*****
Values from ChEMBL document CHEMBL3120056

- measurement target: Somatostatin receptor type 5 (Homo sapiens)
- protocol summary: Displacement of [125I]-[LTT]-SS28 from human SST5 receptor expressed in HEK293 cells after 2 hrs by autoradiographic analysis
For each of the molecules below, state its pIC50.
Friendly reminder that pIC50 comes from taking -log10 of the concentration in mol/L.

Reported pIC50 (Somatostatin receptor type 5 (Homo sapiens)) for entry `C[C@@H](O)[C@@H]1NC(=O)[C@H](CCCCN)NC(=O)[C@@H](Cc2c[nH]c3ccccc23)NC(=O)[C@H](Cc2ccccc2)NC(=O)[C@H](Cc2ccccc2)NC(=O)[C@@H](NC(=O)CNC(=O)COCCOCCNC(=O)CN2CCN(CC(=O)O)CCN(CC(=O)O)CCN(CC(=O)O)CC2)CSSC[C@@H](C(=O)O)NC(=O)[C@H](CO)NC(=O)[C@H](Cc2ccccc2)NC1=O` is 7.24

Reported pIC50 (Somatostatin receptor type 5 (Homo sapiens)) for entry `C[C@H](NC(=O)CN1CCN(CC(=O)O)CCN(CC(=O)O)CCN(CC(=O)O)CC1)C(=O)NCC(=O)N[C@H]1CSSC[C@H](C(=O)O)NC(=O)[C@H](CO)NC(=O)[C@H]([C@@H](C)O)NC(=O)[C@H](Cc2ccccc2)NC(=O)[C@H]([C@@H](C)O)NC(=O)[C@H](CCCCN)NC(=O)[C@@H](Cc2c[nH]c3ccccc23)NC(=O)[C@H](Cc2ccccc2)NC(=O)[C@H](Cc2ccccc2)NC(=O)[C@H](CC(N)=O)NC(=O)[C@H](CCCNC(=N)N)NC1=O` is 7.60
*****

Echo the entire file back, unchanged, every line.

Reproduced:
Values from ChEMBL document CHEMBL3120056

- measurement target: Somatostatin receptor type 5 (Homo sapiens)
- protocol summary: Displacement of [125I]-[LTT]-SS28 from human SST5 receptor expressed in HEK293 cells after 2 hrs by autoradiographic analysis
For each of the molecules below, state its pIC50.
Friendly reminder that pIC50 comes from taking -log10 of the concentration in mol/L.

Reported pIC50 (Somatostatin receptor type 5 (Homo sapiens)) for entry `C[C@@H](O)[C@@H]1NC(=O)[C@H](CCCCN)NC(=O)[C@@H](Cc2c[nH]c3ccccc23)NC(=O)[C@H](Cc2ccccc2)NC(=O)[C@H](Cc2ccccc2)NC(=O)[C@@H](NC(=O)CNC(=O)COCCOCCNC(=O)CN2CCN(CC(=O)O)CCN(CC(=O)O)CCN(CC(=O)O)CC2)CSSC[C@@H](C(=O)O)NC(=O)[C@H](CO)NC(=O)[C@H](Cc2ccccc2)NC1=O` is 7.24

Reported pIC50 (Somatostatin receptor type 5 (Homo sapiens)) for entry `C[C@H](NC(=O)CN1CCN(CC(=O)O)CCN(CC(=O)O)CCN(CC(=O)O)CC1)C(=O)NCC(=O)N[C@H]1CSSC[C@H](C(=O)O)NC(=O)[C@H](CO)NC(=O)[C@H]([C@@H](C)O)NC(=O)[C@H](Cc2ccccc2)NC(=O)[C@H]([C@@H](C)O)NC(=O)[C@H](CCCCN)NC(=O)[C@@H](Cc2c[nH]c3ccccc23)NC(=O)[C@H](Cc2ccccc2)NC(=O)[C@H](Cc2ccccc2)NC(=O)[C@H](CC(N)=O)NC(=O)[C@H](CCCNC(=N)N)NC1=O` is 7.60